Definition of drowse in English:

drowse

Line breaks: drowse
Pronunciation: /draʊz
 
/

verb

[no object]
1Be half asleep; doze intermittently: he was beginning to drowse in his chair
More example sentences
  • He was sitting in a low chair, shoes off and feet buried in the cool sand with his eyes half closed as he drowsed in the sun.
  • I fumbled around for soap, found it, and began washing my arms, eyes half closed as I drowsed in the warmth.
  • The very first inning in the field, while I was safely drowsing in left field, fending off the midges, a long drive sailed over my head, heading for the outfield fence.
Synonyms
doze, sleep (lightly), nap, take a nap, catnap, take a siesta, rest
informal snooze, have a snooze, snatch/get forty winks, get some shut-eye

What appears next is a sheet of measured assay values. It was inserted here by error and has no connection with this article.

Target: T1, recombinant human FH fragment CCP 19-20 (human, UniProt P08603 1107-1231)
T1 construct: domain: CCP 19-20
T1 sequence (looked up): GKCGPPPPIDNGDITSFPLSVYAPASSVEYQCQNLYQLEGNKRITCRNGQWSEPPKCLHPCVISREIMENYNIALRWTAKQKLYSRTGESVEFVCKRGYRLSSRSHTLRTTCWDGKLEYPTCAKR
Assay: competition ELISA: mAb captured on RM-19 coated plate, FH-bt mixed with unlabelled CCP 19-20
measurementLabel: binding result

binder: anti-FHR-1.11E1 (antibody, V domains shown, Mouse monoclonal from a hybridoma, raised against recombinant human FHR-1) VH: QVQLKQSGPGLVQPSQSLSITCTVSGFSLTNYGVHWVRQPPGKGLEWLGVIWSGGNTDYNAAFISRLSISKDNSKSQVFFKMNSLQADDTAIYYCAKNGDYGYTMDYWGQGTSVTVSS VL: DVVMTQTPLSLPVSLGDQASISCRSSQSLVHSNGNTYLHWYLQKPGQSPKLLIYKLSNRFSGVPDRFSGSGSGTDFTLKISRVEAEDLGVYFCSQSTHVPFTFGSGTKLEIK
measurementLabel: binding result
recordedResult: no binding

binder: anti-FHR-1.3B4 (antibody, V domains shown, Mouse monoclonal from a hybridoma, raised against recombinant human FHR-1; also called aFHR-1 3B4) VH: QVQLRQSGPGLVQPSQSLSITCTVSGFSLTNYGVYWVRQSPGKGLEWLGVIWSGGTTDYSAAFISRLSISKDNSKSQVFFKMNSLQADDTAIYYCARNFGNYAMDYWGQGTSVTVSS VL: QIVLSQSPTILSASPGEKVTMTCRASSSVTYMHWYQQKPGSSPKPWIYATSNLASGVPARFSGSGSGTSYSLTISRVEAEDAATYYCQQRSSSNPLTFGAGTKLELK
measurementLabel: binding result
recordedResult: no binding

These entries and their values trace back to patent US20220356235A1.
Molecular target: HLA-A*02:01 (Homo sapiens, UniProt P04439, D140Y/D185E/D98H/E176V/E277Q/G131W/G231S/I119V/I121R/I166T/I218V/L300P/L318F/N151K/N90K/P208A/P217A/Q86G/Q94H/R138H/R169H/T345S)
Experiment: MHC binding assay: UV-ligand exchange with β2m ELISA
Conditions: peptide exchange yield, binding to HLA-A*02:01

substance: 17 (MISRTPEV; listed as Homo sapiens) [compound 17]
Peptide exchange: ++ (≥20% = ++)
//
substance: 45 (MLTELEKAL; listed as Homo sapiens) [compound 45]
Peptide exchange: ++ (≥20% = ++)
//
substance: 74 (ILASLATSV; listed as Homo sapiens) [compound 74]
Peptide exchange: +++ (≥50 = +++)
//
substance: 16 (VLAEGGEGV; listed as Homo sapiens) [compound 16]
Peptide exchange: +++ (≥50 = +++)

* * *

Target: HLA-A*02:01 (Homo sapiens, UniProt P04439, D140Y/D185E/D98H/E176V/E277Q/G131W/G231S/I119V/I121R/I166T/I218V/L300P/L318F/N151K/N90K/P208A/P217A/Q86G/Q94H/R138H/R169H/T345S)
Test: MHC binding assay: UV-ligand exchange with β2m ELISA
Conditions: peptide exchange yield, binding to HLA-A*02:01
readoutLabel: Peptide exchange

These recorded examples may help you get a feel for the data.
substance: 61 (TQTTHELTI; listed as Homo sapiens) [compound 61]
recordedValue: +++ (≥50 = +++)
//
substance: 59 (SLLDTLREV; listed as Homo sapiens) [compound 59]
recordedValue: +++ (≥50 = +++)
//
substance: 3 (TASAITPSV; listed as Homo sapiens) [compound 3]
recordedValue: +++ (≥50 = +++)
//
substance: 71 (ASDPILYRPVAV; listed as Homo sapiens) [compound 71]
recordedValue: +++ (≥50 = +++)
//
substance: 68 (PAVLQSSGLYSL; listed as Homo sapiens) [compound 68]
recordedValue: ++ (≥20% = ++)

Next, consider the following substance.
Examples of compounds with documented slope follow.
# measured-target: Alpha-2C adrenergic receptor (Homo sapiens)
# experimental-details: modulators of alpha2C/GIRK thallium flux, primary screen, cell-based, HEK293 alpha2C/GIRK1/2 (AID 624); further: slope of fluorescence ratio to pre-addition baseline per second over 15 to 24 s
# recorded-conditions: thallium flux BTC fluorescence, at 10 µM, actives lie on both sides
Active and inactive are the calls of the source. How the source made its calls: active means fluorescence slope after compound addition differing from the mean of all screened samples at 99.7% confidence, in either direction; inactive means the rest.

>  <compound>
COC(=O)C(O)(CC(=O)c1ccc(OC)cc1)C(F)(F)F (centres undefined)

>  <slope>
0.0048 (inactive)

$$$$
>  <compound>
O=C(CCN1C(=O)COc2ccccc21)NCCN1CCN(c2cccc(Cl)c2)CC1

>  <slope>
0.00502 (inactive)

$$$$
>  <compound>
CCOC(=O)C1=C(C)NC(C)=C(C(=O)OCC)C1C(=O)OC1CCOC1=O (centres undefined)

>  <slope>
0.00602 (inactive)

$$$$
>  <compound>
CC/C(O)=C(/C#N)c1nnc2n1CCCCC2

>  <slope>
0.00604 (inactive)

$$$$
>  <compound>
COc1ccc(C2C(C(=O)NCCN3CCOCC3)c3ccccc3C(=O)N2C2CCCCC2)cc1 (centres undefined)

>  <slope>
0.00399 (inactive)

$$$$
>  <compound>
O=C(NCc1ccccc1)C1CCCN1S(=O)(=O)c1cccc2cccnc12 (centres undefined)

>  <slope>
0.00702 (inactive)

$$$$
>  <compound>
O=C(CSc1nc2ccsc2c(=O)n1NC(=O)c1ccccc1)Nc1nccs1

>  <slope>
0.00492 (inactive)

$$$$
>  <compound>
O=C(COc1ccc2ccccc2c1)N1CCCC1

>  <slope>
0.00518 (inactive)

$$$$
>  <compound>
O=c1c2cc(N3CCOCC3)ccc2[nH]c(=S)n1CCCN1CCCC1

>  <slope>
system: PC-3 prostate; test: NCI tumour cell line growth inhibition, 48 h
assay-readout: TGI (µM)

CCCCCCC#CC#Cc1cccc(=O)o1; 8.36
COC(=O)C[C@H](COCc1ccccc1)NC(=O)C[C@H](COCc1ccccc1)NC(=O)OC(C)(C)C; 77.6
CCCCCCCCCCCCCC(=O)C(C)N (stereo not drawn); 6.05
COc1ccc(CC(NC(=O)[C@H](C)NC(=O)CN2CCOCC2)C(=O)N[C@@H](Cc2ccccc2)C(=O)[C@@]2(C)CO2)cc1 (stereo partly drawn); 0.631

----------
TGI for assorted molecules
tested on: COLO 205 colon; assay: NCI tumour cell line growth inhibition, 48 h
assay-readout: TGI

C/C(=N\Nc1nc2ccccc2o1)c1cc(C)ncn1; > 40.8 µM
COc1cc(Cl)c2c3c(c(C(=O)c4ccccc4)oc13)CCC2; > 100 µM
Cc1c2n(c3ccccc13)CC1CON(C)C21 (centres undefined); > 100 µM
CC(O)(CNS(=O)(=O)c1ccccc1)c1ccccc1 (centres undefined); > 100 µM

British informal kip, have a kip, get some kip
North American informal catch some Zs, catch a few Zs
literary slumber
1.1 [with object] archaic Make sleepy: any birds which the heat has not utterly drowsed
More example sentences
  • And would you learn the spells that drowse my soul?
  • Despite what interest it might have spiked in me in the first place, it has now subdued to a simple regular lulling sound drowsing my mind.
1.2 archaic Be sluggish or inactive: let not your prudence drowse

noun

[in singular] Back to top  
A light sleep; a condition of being half asleep: she awoke from a light drowse
More example sentences
  • That glow was almost too calming, for the visitors were lulled into a drowse, then as they sank downwards, a peaceful sleep.
  • I shook him, until he started to awaken out of his drowse.
Synonyms
doze, light sleep, nap, catnap, siesta, lie-down, rest
British informal kip, zizz
literary slumber

Origin

late 16th century: back-formation from drowsy.

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Pronunciation: ˈapəzɪt
adjective
apt in the circumstances or relation to something